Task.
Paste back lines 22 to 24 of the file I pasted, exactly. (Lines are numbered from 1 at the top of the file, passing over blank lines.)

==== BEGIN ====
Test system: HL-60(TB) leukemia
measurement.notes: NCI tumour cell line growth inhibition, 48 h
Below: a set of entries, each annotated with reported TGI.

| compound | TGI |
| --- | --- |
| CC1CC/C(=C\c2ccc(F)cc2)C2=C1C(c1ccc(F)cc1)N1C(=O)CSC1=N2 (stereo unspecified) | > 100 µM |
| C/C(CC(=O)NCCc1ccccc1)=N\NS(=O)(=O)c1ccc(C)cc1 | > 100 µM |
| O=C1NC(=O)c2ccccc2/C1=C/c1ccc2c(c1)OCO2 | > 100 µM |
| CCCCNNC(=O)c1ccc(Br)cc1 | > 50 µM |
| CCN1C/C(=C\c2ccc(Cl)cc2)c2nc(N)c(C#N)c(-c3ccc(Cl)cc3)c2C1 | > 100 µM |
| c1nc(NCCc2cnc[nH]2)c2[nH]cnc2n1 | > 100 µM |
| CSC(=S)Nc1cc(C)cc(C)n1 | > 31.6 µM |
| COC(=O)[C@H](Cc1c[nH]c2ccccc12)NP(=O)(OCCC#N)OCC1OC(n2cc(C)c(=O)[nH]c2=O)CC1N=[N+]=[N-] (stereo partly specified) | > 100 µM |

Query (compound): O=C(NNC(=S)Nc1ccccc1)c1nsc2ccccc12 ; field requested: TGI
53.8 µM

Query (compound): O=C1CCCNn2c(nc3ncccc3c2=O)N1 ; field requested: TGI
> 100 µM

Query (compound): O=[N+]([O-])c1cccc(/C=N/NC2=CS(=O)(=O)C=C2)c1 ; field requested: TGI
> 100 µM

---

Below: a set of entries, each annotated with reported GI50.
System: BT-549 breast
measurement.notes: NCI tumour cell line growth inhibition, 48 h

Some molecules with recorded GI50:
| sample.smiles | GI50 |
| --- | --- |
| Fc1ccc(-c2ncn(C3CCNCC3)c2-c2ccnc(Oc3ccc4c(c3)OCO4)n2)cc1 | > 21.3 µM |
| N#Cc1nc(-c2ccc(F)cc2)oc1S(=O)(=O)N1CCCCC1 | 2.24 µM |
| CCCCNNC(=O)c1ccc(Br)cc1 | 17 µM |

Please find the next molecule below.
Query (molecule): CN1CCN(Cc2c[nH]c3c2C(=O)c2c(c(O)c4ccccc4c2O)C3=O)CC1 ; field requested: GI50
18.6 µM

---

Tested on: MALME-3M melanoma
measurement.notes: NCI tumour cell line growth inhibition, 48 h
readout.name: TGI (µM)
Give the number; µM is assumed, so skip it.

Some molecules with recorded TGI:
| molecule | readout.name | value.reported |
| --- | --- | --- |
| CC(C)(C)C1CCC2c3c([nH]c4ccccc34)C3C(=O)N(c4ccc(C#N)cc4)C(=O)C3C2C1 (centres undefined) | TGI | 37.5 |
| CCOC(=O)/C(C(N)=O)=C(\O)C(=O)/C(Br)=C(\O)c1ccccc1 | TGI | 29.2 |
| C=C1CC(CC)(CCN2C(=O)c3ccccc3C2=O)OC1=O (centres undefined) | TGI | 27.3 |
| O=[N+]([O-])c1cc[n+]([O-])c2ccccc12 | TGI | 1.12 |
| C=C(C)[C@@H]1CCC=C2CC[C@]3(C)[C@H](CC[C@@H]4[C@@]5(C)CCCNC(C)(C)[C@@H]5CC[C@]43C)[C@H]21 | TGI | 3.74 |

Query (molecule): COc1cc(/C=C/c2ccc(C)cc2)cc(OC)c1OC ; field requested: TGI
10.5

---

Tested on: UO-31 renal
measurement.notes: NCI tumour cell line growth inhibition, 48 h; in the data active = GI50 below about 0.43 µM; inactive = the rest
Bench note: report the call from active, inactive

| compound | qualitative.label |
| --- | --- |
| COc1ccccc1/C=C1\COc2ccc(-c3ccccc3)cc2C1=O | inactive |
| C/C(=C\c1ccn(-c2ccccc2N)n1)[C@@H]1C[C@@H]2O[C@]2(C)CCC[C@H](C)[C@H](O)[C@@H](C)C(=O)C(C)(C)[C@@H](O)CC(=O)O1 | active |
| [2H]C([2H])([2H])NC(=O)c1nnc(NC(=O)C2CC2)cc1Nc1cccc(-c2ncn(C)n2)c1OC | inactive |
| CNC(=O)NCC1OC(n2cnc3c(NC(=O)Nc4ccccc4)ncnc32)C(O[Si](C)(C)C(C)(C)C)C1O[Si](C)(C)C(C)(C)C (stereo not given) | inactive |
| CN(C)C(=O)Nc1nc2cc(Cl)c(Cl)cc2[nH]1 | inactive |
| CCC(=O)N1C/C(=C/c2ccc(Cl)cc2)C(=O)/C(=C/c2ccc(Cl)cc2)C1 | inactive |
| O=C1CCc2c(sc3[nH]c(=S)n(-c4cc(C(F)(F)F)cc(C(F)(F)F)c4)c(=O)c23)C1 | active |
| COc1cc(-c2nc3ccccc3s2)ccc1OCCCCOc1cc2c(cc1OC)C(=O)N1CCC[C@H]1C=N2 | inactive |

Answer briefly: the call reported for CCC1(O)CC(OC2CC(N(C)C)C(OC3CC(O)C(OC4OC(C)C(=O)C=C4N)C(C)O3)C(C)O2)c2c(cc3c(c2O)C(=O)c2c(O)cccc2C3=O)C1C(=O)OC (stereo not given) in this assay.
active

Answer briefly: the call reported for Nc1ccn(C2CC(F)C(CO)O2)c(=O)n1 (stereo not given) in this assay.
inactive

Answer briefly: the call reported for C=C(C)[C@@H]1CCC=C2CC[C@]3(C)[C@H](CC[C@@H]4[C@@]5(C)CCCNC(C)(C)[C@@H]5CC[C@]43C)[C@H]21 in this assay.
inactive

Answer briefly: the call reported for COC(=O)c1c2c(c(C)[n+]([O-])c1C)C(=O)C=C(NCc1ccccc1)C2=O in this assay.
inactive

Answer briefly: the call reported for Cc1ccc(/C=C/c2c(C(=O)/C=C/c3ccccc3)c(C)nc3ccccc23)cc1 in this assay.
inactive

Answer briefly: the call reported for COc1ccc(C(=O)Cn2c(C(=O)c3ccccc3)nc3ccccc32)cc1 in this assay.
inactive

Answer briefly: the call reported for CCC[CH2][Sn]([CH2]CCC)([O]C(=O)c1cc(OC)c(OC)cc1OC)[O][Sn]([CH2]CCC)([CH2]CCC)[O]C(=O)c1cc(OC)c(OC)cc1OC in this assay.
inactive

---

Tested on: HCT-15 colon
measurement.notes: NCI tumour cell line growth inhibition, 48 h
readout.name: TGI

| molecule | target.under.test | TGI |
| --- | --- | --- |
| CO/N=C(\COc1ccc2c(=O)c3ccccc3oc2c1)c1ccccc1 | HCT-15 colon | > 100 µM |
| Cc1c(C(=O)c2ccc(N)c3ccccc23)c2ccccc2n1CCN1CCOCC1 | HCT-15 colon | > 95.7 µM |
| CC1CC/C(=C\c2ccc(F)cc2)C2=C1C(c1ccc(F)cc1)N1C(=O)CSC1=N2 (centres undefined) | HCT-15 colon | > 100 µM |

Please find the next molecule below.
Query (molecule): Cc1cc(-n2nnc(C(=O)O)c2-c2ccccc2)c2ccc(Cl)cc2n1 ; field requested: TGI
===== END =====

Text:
System: BT-549 breast
measurement.notes: NCI tumour cell line growth inhibition, 48 h

Some molecules with recorded GI50: